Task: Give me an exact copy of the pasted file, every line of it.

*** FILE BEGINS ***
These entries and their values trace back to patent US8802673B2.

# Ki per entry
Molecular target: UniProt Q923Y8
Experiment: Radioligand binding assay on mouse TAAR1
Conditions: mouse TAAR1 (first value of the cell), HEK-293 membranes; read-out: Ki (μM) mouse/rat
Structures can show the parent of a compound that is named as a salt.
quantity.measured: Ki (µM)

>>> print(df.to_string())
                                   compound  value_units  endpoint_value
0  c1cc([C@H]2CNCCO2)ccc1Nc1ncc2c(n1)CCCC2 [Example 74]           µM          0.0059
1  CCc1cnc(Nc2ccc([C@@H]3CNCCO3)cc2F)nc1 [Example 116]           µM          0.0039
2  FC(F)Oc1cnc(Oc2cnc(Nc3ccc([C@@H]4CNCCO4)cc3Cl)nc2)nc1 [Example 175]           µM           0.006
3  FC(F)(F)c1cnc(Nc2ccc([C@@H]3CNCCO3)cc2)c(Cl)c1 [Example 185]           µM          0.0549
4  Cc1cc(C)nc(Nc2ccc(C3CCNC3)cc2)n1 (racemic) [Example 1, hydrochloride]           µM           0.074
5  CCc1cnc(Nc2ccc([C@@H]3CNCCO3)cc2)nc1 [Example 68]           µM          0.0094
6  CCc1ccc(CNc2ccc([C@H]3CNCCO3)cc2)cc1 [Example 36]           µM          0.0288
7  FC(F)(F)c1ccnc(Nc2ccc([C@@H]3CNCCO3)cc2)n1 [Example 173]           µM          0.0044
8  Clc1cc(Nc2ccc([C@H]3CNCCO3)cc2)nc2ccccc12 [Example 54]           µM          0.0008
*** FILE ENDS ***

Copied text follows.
These entries and their values trace back to patent US8802673B2.

# Ki per entry
Molecular target: UniProt Q923Y8
Experiment: Radioligand binding assay on mouse TAAR1
Conditions: mouse TAAR1 (first value of the cell), HEK-293 membranes; read-out: Ki (μM) mouse/rat
Structures can show the parent of a compound that is named as a salt.
quantity.measured: Ki (µM)

>>> print(df.to_string())
                                   compound  value_units  endpoint_value
0  c1cc([C@H]2CNCCO2)ccc1Nc1ncc2c(n1)CCCC2 [Example 74]           µM          0.0059
1  CCc1cnc(Nc2ccc([C@@H]3CNCCO3)cc2F)nc1 [Example 116]           µM          0.0039
2  FC(F)Oc1cnc(Oc2cnc(Nc3ccc([C@@H]4CNCCO4)cc3Cl)nc2)nc1 [Example 175]           µM           0.006
3  FC(F)(F)c1cnc(Nc2ccc([C@@H]3CNCCO3)cc2)c(Cl)c1 [Example 185]           µM          0.0549
4  Cc1cc(C)nc(Nc2ccc(C3CCNC3)cc2)n1 (racemic) [Example 1, hydrochloride]           µM           0.074
5  CCc1cnc(Nc2ccc([C@@H]3CNCCO3)cc2)nc1 [Example 68]           µM          0.0094
6  CCc1ccc(CNc2ccc([C@H]3CNCCO3)cc2)cc1 [Example 36]           µM          0.0288
7  FC(F)(F)c1ccnc(Nc2ccc([C@@H]3CNCCO3)cc2)n1 [Example 173]           µM          0.0044
8  Clc1cc(Nc2ccc([C@H]3CNCCO3)cc2)nc2ccccc12 [Example 54]           µM          0.0008